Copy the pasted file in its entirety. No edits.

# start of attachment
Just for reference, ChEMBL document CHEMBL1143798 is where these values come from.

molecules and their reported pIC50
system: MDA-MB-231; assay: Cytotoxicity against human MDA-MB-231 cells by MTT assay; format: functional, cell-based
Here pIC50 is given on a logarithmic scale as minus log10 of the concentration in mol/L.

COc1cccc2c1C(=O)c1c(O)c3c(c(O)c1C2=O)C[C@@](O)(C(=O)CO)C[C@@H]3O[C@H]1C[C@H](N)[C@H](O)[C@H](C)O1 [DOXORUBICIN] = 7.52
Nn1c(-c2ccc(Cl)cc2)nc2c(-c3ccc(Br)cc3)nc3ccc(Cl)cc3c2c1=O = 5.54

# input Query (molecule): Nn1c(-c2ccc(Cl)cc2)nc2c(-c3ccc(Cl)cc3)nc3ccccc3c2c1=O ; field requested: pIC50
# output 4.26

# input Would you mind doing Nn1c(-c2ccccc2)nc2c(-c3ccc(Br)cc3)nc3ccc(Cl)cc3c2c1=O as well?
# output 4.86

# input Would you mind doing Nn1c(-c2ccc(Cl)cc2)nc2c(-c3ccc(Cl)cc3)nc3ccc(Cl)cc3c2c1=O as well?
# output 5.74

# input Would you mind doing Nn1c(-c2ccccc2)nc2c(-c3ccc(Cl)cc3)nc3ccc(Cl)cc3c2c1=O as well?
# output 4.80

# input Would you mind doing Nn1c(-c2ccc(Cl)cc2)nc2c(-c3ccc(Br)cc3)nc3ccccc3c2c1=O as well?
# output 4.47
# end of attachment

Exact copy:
Just for reference, ChEMBL document CHEMBL1143798 is where these values come from.

molecules and their reported pIC50
system: MDA-MB-231; assay: Cytotoxicity against human MDA-MB-231 cells by MTT assay; format: functional, cell-based
Here pIC50 is given on a logarithmic scale as minus log10 of the concentration in mol/L.

COc1cccc2c1C(=O)c1c(O)c3c(c(O)c1C2=O)C[C@@](O)(C(=O)CO)C[C@@H]3O[C@H]1C[C@H](N)[C@H](O)[C@H](C)O1 [DOXORUBICIN] = 7.52
Nn1c(-c2ccc(Cl)cc2)nc2c(-c3ccc(Br)cc3)nc3ccc(Cl)cc3c2c1=O = 5.54

# input Query (molecule): Nn1c(-c2ccc(Cl)cc2)nc2c(-c3ccc(Cl)cc3)nc3ccccc3c2c1=O ; field requested: pIC50
# output 4.26

# input Would you mind doing Nn1c(-c2ccccc2)nc2c(-c3ccc(Br)cc3)nc3ccc(Cl)cc3c2c1=O as well?
# output 4.86

# input Would you mind doing Nn1c(-c2ccc(Cl)cc2)nc2c(-c3ccc(Cl)cc3)nc3ccc(Cl)cc3c2c1=O as well?
# output 5.74

# input Would you mind doing Nn1c(-c2ccccc2)nc2c(-c3ccc(Cl)cc3)nc3ccc(Cl)cc3c2c1=O as well?
# output 4.80

# input Would you mind doing Nn1c(-c2ccc(Cl)cc2)nc2c(-c3ccc(Br)cc3)nc3ccccc3c2c1=O as well?
# output 4.47